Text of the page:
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Red Wine and Breast Cancer

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Breast Conditions related image Photo: Getty Images

Ever since it was reported that red wine may help delay heart disease, more promising effects of this beverage are reported on a weekly basis. One should be aware that the beneficial effects of red wine on the heart are not conclusive.

Heart disease continues to be a very common cause of death in France where red wine is consumed in large amounts.

In any case, now a study from Cedars Sinai Medical Center in Los Angeles reports that red wine may be used to treat breast cancer in postmenopausal women. (1) Past reports have shown an increased risk of breast cancer associated with consuming alcohol but the role of red wine has so far been divisive.

One study found that the color of wine had no effect on breast cancer and other studies indicated that it is the amount of wine consumed, and not the type which increases breast cancer. (2)

This small study done by Dr. Glenn Braunstein followed 36 women with an average age of 36 and randomly assigned them to drink 8 ounces of red or white wine at dinner for 21 days. The women were asked to abstain from wine during their period and then cross over to the other color of wine for the next 21 days.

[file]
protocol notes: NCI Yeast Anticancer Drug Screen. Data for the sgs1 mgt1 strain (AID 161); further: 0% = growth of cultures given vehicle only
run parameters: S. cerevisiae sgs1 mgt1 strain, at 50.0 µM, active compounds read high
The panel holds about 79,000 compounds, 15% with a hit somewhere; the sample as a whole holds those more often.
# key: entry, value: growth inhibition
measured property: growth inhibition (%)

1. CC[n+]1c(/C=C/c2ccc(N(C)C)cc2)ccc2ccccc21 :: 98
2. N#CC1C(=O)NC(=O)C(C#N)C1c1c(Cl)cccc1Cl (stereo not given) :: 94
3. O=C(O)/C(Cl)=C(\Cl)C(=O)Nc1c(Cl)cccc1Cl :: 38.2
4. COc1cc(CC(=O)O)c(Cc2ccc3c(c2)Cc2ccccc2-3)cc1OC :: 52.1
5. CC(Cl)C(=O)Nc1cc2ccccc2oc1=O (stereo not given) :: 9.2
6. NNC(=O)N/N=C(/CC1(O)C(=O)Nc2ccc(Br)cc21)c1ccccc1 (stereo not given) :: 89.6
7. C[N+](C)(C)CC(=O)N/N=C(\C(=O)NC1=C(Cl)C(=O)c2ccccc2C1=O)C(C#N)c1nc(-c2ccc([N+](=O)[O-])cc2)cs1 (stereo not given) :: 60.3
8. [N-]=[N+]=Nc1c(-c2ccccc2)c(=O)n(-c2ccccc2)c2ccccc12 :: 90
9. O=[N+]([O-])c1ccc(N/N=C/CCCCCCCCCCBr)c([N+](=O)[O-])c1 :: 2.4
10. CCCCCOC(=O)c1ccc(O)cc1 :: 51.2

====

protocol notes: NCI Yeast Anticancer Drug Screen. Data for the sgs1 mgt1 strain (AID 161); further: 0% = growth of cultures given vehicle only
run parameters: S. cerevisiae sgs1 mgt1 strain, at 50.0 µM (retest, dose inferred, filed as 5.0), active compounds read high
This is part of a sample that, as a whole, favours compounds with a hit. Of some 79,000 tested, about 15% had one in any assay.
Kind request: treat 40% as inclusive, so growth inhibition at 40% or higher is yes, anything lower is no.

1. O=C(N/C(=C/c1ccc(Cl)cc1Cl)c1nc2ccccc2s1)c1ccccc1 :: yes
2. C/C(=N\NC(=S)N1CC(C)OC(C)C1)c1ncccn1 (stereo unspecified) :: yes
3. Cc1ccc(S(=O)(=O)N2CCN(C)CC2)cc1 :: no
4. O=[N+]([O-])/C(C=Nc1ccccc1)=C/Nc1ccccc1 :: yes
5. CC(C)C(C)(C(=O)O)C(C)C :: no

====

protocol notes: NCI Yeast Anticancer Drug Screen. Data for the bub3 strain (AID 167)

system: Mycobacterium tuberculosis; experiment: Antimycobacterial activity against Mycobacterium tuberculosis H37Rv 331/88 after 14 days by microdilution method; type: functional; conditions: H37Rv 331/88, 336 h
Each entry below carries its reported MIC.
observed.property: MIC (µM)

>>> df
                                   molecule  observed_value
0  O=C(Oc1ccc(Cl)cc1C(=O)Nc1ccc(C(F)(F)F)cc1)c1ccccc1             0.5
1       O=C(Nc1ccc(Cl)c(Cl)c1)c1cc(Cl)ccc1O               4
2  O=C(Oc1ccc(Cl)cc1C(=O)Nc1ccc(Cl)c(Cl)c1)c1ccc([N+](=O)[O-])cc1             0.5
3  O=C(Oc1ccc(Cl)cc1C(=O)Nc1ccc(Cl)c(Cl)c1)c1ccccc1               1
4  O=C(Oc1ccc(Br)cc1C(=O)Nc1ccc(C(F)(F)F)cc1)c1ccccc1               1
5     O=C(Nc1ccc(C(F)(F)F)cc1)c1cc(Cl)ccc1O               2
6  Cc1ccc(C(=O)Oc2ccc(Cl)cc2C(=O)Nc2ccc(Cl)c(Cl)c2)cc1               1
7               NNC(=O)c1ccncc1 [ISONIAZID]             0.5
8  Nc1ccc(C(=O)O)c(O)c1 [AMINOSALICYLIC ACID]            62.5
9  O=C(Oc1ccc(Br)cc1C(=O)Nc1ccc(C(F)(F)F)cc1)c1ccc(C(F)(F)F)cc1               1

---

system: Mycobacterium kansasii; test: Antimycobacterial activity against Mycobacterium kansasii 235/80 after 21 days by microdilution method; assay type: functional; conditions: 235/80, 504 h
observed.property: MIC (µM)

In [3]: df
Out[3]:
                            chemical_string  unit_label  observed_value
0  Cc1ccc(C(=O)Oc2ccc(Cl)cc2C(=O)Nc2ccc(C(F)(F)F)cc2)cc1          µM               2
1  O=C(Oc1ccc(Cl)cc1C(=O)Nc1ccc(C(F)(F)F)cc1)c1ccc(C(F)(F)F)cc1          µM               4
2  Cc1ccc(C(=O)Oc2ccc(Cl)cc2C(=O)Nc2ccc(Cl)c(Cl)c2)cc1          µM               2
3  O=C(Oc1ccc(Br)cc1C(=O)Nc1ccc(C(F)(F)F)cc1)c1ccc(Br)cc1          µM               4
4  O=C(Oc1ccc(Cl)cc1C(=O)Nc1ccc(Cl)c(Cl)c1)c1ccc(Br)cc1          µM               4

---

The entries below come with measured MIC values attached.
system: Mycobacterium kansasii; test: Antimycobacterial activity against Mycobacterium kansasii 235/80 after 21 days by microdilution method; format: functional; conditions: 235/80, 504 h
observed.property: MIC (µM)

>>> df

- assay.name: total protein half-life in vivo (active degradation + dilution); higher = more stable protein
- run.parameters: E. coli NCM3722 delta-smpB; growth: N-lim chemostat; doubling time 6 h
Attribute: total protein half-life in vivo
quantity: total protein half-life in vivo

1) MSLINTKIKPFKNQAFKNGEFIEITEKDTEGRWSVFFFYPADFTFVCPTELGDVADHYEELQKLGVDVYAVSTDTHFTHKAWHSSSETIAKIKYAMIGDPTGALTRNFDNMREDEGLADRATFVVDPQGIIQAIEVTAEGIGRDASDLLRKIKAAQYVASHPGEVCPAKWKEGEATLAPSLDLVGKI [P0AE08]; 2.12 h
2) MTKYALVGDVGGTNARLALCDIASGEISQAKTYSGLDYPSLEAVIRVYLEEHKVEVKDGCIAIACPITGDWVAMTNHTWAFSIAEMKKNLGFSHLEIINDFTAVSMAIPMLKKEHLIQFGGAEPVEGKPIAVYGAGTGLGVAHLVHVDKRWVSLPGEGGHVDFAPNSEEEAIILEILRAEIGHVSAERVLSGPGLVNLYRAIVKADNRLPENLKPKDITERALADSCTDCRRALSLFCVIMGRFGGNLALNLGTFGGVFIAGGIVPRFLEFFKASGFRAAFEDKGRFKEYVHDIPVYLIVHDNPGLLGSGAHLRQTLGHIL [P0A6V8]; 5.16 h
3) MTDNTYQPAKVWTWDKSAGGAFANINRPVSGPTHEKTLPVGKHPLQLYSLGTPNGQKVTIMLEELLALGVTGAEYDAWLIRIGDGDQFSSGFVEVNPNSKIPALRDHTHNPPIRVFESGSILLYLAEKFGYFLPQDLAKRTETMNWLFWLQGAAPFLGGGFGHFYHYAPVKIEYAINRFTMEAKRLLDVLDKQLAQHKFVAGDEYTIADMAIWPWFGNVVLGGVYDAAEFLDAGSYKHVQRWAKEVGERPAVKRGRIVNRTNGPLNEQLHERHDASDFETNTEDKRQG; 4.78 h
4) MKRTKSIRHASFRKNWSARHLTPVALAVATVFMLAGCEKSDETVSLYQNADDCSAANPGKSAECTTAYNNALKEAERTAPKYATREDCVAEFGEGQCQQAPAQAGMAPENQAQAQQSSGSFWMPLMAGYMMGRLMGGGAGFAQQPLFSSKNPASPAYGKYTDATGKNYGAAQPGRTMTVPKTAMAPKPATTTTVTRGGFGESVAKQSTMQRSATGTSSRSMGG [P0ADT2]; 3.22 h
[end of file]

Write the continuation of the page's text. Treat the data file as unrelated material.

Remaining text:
No other types of alcohol or grape products were allowed during the study. The aim of the study was to determine if red wine could cause hormonal changes during different phases of the menstrual cycle.

The results showed that red wine but not white wine mimicked the effects of the aromatase inhibitors, which are used to treat postmenopausal women with breast cancer. The aromatase inhibitors work by blocking the effects of estrogen. So the study suggests that red wine could be used to treat breast cancer in women.

So what does this all mean?

This was a very small study undertaken for a very short period of time. There are many factors that influence hormonal changes in a female. In France, and other parts of Europe, women have been drinking red wine for centuries and there is no evidence that the incidence of breast cancer is less or that their prognosis is improved.

At the moment, women with breast cancer should follow up with their oncologist for the most updated treatment.

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We value and respect our HERWriters' experiences, but everyone is different. Many of our writers are speaking from personal experience, and what's worked for them may not work for you. Their articles are not a substitute for medical advice, although we hope you can gain knowledge from their insight.

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